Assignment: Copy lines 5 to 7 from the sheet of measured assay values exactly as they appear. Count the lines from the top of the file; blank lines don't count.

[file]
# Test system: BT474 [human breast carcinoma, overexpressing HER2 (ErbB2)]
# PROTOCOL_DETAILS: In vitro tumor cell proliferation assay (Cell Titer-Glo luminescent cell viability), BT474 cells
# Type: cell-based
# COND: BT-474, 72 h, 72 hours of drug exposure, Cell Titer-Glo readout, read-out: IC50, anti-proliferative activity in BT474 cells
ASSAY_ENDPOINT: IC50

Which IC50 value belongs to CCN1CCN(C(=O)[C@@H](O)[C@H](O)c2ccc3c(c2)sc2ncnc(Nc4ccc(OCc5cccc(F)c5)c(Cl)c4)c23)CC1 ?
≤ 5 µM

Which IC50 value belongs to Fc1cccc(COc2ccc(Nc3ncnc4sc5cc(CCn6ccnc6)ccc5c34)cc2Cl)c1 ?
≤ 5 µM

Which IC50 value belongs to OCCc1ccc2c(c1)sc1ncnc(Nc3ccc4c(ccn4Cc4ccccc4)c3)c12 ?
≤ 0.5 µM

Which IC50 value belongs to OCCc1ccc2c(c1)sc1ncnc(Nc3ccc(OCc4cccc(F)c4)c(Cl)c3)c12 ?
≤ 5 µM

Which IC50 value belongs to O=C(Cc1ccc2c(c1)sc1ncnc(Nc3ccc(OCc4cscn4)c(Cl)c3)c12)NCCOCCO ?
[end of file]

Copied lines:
ASSAY_ENDPOINT: IC50

Which IC50 value belongs to CCN1CCN(C(=O)[C@@H](O)[C@H](O)c2ccc3c(c2)sc2ncnc(Nc4ccc(OCc5cccc(F)c5)c(Cl)c4)c23)CC1 ?
≤ 5 µM